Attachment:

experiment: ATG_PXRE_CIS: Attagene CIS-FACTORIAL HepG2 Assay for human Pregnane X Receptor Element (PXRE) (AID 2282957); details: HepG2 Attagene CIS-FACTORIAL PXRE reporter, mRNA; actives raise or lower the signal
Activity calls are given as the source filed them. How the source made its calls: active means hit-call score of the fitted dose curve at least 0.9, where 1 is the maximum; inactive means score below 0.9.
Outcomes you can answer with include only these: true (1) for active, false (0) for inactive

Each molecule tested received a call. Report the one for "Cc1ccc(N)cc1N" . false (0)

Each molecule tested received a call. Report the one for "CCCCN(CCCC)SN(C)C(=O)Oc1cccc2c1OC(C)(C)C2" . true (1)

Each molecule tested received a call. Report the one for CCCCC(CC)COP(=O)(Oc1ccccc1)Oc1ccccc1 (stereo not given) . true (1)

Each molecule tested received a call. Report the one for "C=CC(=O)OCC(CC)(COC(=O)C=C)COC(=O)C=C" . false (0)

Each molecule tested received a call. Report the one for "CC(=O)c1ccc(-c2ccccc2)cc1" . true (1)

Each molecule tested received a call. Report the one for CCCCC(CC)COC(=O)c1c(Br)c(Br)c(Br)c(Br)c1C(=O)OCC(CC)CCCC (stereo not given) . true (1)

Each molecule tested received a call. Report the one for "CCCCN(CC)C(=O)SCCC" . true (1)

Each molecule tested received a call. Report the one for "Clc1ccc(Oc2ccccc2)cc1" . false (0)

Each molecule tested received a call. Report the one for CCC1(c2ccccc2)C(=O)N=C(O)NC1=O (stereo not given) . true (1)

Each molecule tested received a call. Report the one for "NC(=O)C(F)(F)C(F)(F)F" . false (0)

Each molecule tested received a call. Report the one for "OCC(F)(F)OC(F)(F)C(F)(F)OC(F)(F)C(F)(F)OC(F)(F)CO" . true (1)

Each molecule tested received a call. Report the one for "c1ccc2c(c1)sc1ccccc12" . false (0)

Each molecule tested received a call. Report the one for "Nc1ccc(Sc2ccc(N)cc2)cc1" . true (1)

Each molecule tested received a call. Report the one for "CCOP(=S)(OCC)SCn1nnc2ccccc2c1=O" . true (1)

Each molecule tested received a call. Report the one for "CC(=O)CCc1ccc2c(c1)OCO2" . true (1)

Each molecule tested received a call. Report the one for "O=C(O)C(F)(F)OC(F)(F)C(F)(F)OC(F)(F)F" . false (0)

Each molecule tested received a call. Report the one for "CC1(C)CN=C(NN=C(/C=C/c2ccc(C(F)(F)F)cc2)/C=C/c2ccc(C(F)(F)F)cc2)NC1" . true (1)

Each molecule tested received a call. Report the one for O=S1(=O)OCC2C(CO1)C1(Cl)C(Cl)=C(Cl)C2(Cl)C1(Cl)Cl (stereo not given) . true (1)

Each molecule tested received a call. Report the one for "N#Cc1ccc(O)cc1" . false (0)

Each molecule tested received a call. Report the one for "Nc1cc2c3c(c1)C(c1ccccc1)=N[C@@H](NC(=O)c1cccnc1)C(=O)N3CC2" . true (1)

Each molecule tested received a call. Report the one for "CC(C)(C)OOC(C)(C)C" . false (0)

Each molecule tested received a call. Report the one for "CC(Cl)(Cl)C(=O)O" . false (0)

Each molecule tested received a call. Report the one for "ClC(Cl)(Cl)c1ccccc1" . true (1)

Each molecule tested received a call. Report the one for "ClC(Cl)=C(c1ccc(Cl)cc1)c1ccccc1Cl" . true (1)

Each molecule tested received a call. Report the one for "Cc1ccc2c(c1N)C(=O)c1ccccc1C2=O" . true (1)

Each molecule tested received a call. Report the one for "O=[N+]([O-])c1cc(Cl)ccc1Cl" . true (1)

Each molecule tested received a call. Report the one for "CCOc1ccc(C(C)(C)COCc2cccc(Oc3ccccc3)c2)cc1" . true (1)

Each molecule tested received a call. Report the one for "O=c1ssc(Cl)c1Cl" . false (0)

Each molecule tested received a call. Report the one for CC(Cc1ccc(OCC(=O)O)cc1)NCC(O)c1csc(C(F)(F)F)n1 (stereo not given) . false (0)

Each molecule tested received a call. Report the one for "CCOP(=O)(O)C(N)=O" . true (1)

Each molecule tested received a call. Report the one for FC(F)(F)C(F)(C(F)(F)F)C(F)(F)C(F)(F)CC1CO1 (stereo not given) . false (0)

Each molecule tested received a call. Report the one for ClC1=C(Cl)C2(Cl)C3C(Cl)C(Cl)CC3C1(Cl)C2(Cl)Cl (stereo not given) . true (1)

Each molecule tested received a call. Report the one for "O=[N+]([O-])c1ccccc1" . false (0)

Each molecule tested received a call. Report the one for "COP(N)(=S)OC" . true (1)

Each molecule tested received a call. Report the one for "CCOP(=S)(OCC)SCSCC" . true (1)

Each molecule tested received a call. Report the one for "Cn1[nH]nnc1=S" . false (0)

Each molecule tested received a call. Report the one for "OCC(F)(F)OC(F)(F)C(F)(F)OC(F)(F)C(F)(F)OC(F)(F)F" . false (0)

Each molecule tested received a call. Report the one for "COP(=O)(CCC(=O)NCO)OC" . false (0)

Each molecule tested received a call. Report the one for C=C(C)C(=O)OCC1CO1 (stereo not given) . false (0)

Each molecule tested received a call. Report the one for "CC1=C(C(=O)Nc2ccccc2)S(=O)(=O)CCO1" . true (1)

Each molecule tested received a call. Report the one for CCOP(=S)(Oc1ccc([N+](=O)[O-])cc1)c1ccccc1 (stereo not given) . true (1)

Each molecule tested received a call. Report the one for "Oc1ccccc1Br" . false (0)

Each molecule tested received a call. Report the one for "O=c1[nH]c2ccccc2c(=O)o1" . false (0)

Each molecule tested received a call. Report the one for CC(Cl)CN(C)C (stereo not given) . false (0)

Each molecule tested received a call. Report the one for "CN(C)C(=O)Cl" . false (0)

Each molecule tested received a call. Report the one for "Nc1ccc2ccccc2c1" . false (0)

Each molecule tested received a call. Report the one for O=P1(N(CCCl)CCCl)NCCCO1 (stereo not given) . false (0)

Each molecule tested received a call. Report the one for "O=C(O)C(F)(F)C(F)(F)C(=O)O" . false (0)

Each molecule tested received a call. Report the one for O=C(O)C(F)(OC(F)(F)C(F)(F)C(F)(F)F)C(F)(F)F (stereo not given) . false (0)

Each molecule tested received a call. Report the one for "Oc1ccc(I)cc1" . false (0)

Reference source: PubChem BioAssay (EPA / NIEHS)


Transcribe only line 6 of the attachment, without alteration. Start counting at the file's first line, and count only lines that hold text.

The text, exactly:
Each molecule tested received a call. Report the one for CCCCC(CC)COP(=O)(Oc1ccccc1)Oc1ccccc1 (stereo not given) . true (1)